29.9 180 s. mean median 37 137.days) [1] "difftime" > age <.5 132 For saltadd = yes Obs.as. 238 s. 39.39 min. min. 45.d. an average year will have 365.> summary(data.in. Therefore.days <. mean median 20 166.d. > class(age.frame(sex. The calculation is based on 12th March 2001. the date of the survey. 80 max. > age. mean median 43 163 171 For saltadd = missing Obs.in.d.numeric(age.Date("2001-03-12") . > summ(sbp. by = saltadd) For saltadd = no Obs.as.birthdate There is a leap year in every four years.in.428 106 Distribution of Systolic BP by Salt added on table missing yes no 100 150 200 132 .numeric is needed to transform the units of age (difftime).25 The function as.25 days. otherwise modelling would not be possible. min. 224 max. 201 max. saltadd)) sex saltadd male :45 no :37 female:55 yes :43 NA's:20 The next step is to create a new age variable from birthdate.days)/365.624 80 s.

"missing") saltadd1[is.na(saltadd)] <.8422 133 . > plot(age. A scatterplot of age against systolic blood pressure is now shown with the regression line added using the 'abline' function.56 on 98 degrees of freedom Multiple R-Squared: 0. Before doing this however.saltadd levels(saltadd1) <. "yes".2782. ylab = "mm. main = "Systolic BP by age". p-value: 1. This function can accept many different argument forms.71e-08 Residual standard error: 33.1465 14.1465 > abline(lm1) age 1. Error t value Pr(>|t|) (Intercept) 65.c("no". otherwise the first two values are taken to be the intercept and slope. > lm1 <. the P value is small indicating important influence of age on systolic blood pressure.8 57. If this object has a 'coef' method. xlab = "Years".Recoding missing values into another category The missing value group has the highest median and average systolic blood pressure.8 128.1 Since there is not enough evidence that the missing group is important and for additional reasons of simplicity. previously mentioned in chapter 11.2709 F-statistic: 37.147 1.Hg") > coef(lm1) (Intercept) 65."missing" summary(saltadd1) no yes missing 37 43 20 > summary(aov(age ~ saltadd1)) Df Sum Sq Mean Sq F value Pr(>F) saltadd1 2 114.4484 0.05e-05 age 1. Adjusted R-squared: 0.712e-08 Although the R-squared is not very high. as is the case for 'lm1'.8422 0.2997 6.4 0. In order to create a new variable with three levels type: > > > > saltadd1 <. then the value is taken to be the slope of a line through the origin. we will ignore this group and continue the analysis with the original 'saltadd' variable consisting of only two levels.lm(sbp ~ age) > summary(lm1) Coefficients: Estimate Std.8942 4.78 on 1 and 98 DF. and it returns a vector of length 1.64 Residuals 97 12421. a simple regression model and regression line are first fitted. sbp. including a regression object.374 3.

Details of this can be adopted from the techniques discussed in the previous chapter and are omitted here.5 mmHg. Error t value Pr(>|t|) (Intercept) 63. Adjusted R-squared: 0.81e-06 saltaddyes 22.Systolic BP by age mm. type="n") 134 .001448 --Residual standard error: 30.3158 F-statistic: 19.3331.979 3.Hg". a one year increment of age increases systolic blood pressure by 1.68e-07 On the average.83 on 77 degrees of freedom Multiple R-Squared: 0. Adding table salt increases systolic blood pressure significantly by approximately 23 mmHg.3118 4.9094 6.Hg 100 150 200 30 40 50 Years 60 70 Subsequent exploration of residuals suggests a non-significant deviation from normality and no pattern.005 0.5526 0.1291 15.304 0. the following step creates an empty frame for the plots: > plot(age.000142 age 1. p-value: 1. The next step is to provide different plot patterns for different groups of salt habits. xlab="Years". sbp.23 on 2 and 77 DF. ylab="mm.7645 4. Similar to the method used in the previous chapter.lm(sbp ~ age + saltadd) > summary(lm2) ==================== Coefficients: Estimate Std. > lm2 <. main="Systolic BP by age".9340 3.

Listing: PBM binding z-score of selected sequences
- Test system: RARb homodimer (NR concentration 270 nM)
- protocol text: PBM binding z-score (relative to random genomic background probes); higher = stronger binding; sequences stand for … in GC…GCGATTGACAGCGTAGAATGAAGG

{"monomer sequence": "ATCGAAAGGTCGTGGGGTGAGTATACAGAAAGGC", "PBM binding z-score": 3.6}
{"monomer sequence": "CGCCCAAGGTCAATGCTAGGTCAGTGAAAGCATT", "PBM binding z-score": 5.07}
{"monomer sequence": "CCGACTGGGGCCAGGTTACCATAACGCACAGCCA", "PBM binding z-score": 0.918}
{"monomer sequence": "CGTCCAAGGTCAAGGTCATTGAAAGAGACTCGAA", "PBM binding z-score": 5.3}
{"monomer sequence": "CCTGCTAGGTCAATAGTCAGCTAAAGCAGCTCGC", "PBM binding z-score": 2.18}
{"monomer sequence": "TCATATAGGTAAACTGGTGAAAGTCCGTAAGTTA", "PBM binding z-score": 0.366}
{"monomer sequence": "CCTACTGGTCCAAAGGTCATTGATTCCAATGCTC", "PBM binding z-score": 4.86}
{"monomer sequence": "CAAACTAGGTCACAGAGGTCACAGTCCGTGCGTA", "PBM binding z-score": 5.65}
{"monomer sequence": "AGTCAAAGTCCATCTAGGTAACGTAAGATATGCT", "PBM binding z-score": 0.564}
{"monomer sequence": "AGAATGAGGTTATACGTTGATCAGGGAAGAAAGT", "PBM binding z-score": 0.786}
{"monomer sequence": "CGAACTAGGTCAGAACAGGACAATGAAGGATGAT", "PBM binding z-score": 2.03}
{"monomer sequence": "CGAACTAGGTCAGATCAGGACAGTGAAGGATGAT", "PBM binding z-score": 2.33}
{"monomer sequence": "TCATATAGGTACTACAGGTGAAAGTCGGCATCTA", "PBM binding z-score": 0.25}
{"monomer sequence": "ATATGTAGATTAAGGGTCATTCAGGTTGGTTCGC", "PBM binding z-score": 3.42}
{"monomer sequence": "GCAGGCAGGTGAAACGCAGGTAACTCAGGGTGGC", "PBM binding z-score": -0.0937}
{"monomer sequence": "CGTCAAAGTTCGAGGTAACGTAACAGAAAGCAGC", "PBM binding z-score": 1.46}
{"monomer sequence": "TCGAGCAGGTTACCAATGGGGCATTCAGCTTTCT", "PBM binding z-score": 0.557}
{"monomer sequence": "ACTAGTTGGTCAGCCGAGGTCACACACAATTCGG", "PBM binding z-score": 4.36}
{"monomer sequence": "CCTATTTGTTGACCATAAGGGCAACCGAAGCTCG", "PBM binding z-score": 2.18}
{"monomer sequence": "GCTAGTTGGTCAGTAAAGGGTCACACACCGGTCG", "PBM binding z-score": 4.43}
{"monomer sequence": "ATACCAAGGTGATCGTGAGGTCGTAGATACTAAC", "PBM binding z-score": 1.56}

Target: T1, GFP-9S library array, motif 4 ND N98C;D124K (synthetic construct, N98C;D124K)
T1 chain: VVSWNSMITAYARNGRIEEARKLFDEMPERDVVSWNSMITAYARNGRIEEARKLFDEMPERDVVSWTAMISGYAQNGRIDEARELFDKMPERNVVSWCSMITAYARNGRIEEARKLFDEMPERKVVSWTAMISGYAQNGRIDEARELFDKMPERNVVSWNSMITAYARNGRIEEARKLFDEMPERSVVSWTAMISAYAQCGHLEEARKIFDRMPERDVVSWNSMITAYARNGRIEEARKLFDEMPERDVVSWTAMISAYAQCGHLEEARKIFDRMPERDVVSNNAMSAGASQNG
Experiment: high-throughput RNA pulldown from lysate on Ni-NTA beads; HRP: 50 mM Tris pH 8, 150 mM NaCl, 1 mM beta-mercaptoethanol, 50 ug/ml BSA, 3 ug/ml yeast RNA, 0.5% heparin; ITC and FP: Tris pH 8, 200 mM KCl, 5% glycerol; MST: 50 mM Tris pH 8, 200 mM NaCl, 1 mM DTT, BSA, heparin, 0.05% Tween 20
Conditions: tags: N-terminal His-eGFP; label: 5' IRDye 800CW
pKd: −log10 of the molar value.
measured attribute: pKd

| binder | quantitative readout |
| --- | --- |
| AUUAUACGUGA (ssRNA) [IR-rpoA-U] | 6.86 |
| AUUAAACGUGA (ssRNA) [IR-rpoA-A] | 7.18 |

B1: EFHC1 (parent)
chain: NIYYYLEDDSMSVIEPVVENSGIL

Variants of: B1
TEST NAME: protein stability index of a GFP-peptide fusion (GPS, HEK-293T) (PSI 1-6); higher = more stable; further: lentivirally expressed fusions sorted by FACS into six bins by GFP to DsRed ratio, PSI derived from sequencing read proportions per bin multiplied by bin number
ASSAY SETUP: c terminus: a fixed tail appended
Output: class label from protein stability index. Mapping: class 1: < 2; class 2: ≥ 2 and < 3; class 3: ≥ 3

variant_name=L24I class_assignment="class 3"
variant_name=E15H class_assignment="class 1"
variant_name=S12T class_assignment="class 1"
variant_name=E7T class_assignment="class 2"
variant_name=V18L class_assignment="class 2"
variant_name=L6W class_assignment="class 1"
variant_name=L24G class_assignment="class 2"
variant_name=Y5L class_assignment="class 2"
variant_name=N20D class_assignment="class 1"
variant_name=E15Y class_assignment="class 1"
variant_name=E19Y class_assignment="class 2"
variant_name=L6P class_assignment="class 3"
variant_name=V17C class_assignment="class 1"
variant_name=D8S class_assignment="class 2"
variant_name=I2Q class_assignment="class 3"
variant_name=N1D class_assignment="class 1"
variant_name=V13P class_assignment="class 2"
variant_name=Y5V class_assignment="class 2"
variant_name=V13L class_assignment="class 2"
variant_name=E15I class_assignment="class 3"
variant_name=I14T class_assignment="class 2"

col = "red") Note that X-axis does not start at zero. The final task is to draw two separate regression lines for each group.909449 We now have two regression lines to draw.Add blue hollow circles for subjects who did not add table salt.coef(lm2)[2] Now the first (lower) regression line is drawn in blue.coef(lm2)[1] For the salt users. a new model with interaction term is created. col="red". b. Look at the distributions of the points of the two colours. pch = 18) Note that the red dots corresponding to those who added table salt are higher than the blue circles. 135 . age has a constant independent effect on systolic blood pressure. The intercept for non-salt users will be the first coefficient and for salt users will be the first plus the third. > points(age[saltadd=="yes"]. sbp[saltadd=="yes"]. > points(age[saltadd=="no"].129112 age 1. To fit lines with different slopes. In this model. The slope for both groups is the same. > abline(a = a0. b. the command abline now requires the argument 'a' as the intercept and 'b' as the slope.coef(lm2)[1] + coef(lm2)[3] For both groups. Thus the intercept for the non-salt users is: > a0 <. The red line is for the red points of salt adders and the blue line is for the blue points of non-adders. the red points are higher than the blue ones but mainly on the right half of the graph. Thus the intercepts are out of the plot frame. the intercept is the first plus the third coefficient: > a1 <. col = "blue") > abline(a = a1. > coef(lm2) (Intercept) 63.552615 saltaddyes 22. one for each group. col="blue") Then add red solid points for those who did add table salt. then the other in red. the slope is fixed at: > b <. Since model 'lm2' contains 3 coefficients. sbp[saltadd=="no"].